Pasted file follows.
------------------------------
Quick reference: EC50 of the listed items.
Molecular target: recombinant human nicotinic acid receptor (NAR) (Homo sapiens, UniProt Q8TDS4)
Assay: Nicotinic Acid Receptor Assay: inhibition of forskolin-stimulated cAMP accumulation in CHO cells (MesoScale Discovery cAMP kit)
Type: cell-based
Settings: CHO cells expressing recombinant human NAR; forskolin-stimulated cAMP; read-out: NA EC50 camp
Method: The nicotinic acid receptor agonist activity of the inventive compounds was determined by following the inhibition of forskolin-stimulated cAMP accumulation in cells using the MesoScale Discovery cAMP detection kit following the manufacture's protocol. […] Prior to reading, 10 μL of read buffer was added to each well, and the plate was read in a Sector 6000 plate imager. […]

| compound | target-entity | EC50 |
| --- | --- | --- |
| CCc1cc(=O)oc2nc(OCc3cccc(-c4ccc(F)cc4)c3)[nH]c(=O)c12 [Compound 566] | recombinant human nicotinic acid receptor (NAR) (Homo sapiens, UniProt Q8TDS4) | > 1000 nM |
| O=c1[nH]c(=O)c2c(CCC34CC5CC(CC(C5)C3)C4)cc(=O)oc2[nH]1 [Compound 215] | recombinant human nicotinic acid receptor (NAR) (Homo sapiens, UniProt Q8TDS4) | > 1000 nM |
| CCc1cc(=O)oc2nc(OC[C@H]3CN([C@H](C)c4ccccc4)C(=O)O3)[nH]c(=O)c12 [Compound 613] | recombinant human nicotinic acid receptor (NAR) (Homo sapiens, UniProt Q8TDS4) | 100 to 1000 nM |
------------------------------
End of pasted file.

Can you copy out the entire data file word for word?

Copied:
Quick reference: EC50 of the listed items.
Molecular target: recombinant human nicotinic acid receptor (NAR) (Homo sapiens, UniProt Q8TDS4)
Assay: Nicotinic Acid Receptor Assay: inhibition of forskolin-stimulated cAMP accumulation in CHO cells (MesoScale Discovery cAMP kit)
Type: cell-based
Settings: CHO cells expressing recombinant human NAR; forskolin-stimulated cAMP; read-out: NA EC50 camp
Method: The nicotinic acid receptor agonist activity of the inventive compounds was determined by following the inhibition of forskolin-stimulated cAMP accumulation in cells using the MesoScale Discovery cAMP detection kit following the manufacture's protocol. […] Prior to reading, 10 μL of read buffer was added to each well, and the plate was read in a Sector 6000 plate imager. […]

| compound | target-entity | EC50 |
| --- | --- | --- |
| CCc1cc(=O)oc2nc(OCc3cccc(-c4ccc(F)cc4)c3)[nH]c(=O)c12 [Compound 566] | recombinant human nicotinic acid receptor (NAR) (Homo sapiens, UniProt Q8TDS4) | > 1000 nM |
| O=c1[nH]c(=O)c2c(CCC34CC5CC(CC(C5)C3)C4)cc(=O)oc2[nH]1 [Compound 215] | recombinant human nicotinic acid receptor (NAR) (Homo sapiens, UniProt Q8TDS4) | > 1000 nM |
| CCc1cc(=O)oc2nc(OC[C@H]3CN([C@H](C)c4ccccc4)C(=O)O3)[nH]c(=O)c12 [Compound 613] | recombinant human nicotinic acid receptor (NAR) (Homo sapiens, UniProt Q8TDS4) | 100 to 1000 nM |